Japan’s Kansai Electric to shut down 2 major nuclear reactors — Nikkei Asian Review

” OSAKA — Kansai Electric Power Co. has decided to close two large, aging nuclear reactors at a power plant in Fukui Prefecture in light of rising safety costs that make restarting such facilities financially untenable.

The Oi plant’s Nos. 1 and 2 reactors each have an output capacity of 1.18 million kW, making them Japan’s largest to be decommissioned aside from Tokyo Electric Power Co. Holding’s crippled Fukushima Daiichi reactors. Both started operating in 1979. The Osaka-based utility is in talks with Fukui local governments and other parties to make a final decision before winter.

Following the 2011 earthquake and tsunami that caused the Fukushima catastrophe, Japan limited nuclear plants’ operating lifespan to four decades as a general rule. That period can be extended to a maximum of 60 years with the Nuclear Regulation Authority’s approval, but that requires safety investments to the tune of 100 billion yen ($894 million).

Previously, energy companies generally aimed to extend the lifespan of old plants with generation capacities of millions of kilowatts. But with safety costs climbing and energy demand stagnating, turning a profit has grown difficult even at large-scale facilities.

Kansai Electric had already decided to decommission two smaller reactors at its Mihama plant, also in Fukui. Those were among Japan’s six reactors — not including Fukushima Daiichi — with approval to shut down, all with output capacities in the 300,000 kW to 500,000 kW range.

Restarting a planned seven reactors is projected to cost Kansai Electric about 830 billion yen for safety measures. Adding the Oi pair would push the total over 1 trillion yen. Decommissioning a plant takes about 30 years and costs tens of billions of yen, but it is still cheaper than restarting it.

The power company sold around one-fifth less energy in fiscal 2016 than it did in fiscal 2010, as Japanese society grew more energy-conscious following the 2011 disaster and the liberalization of energy retail that led to a loss of customers. Shutting down the two Oi reactors and others will cut the Osaka utility’s generating capacity by around 10%, but with demand also cooling, the reduction is not expected to crimp supply.

Nuclear power now contributes less than 10% of Japan’s energy, down from about 30% before Fukushima. The government’s current plan calls for nuclear power to make up about 20-22% of the total in 2030, far above the present scale.

Japan idled its nuclear plants to make them compliant with tougher safety standards after Fukushima. At present, just five are back online, operated by Kansai Electric, Kyushu Electric Power and Shikoku Electric Power. The government’s target would require having around 30 plants running. But many are more than three decades old, and so will soon either need to be turned off or seek an extension.

If profit concerns force more power companies to go the Osaka utility’s route, Japan’s proportion of nuclear power will remain low, complicating the government’s plan. ”

by Nikkei Asian Review

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Japan decides to scrap trouble-plagued Monju prototype reactor — Nikkei Asian Review

” TOKYO (Kyodo) — The Japanese government formally decided Wednesday to decommission the Monju prototype fast-breeder nuclear reactor in western Japan’s Fukui Prefecture, which has barely operated over the past two decades despite its envisioned key role in the country’s nuclear fuel recycling policy.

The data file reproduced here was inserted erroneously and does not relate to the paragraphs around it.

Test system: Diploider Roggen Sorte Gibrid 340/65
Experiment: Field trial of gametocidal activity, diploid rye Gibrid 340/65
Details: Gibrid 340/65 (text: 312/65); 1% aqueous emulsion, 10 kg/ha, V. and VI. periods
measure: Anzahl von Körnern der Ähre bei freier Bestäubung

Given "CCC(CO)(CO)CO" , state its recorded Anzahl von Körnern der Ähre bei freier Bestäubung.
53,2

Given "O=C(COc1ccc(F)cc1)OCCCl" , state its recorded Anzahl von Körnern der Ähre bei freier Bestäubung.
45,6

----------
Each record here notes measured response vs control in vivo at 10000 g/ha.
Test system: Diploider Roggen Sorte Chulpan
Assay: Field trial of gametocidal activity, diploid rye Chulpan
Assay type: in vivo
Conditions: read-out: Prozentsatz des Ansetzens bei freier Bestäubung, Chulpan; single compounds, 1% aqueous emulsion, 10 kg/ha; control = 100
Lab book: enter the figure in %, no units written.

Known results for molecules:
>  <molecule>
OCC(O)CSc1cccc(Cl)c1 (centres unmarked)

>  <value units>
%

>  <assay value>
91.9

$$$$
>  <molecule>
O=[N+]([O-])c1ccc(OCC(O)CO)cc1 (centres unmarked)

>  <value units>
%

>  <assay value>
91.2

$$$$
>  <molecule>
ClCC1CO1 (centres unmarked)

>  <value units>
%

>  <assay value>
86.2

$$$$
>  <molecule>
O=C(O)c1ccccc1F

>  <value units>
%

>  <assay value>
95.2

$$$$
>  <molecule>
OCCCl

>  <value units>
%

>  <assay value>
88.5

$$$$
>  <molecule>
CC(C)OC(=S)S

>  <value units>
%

The decision in a ministerial meeting Wednesday, concluding a process that has included discussion of Japan’s overall fast-reactor development policy by a government panel, comes despite failure to obtain local support for the plan.

The government has invested more than 1 trillion yen ($8.5 billion) in research and development for the reactor, having originally hoped it would serve as a linchpin of nuclear fuel recycling efforts as it was designed to produce more plutonium than it consumes while generating electricity.

With resource-poor Japan relying on uranium imports to power its conventional reactors, the government will continue to develop fast reactors in pursuit of a nuclear fuel cycle in which Japan seeks to reprocess spent fuel and reuse plutonium and uranium, extracted through reprocessing.

But Monju’s fate is sure to prompt further public scrutiny of the fuel cycle policy, with many nuclear reactors left idled after the 2011 Fukushima nuclear power plant disaster. The public also remains wary of nuclear power generation after the disaster.

With the facility’s decommissioning, and the accompanying loss of jobs and subsidies, the central government also risks damaging its rapport with Fukui, which hosts a number of other currently shuttered nuclear plants along the Sea of Japan coast.

The government has calculated it will cost at least 375 billion yen over 30 years to fully decommission Monju. It plans to remove the spent nuclear fuel from the reactor by 2022 and finish dismantling the facility in 2047.

Monju achieved sustained nuclear reactions, technically called criticality, in 1994. But it experienced a series of problems including a leakage of sodium coolant the following year and has been largely mothballed for the subsequent two decades.

Restarting operations at the plant would have cost at least 540 billion yen, according to government forecasts.

“We will decommission Monju given that it would take a considerable amount of time and expense to resume its operations,” Chief Cabinet Secretary Yoshihide Suga told Wednesday’s meeting.

“The nuclear fuel cycle is at the core of our energy policy,” Economy, Trade and Industry Minister Hiroshige Seko told reporters after the meeting. His ministry will take over from the science ministry in overseeing the development of more practical fast reactors.

“We will make full use of the highly valuable knowledge and expertise acquired at Monju as we move forward with fast reactor development…first by concentrating on creating a strategic roadmap,” Seko said.

Earlier Wednesday, the central government held a consultation meeting with Fukui Gov. Issei Nishikawa, who told reporters afterward that he remains opposed to the scrapping of the facility.

Nishikawa said in the meeting that decommissioning cannot begin without the approval of both the prefecture and the city of Tsuruga, where Monju is based.

“The governor told us today…that he wants a more thorough explanation of the specific mechanisms by which decommissioning will be carried out,” Seko said after the decision was made.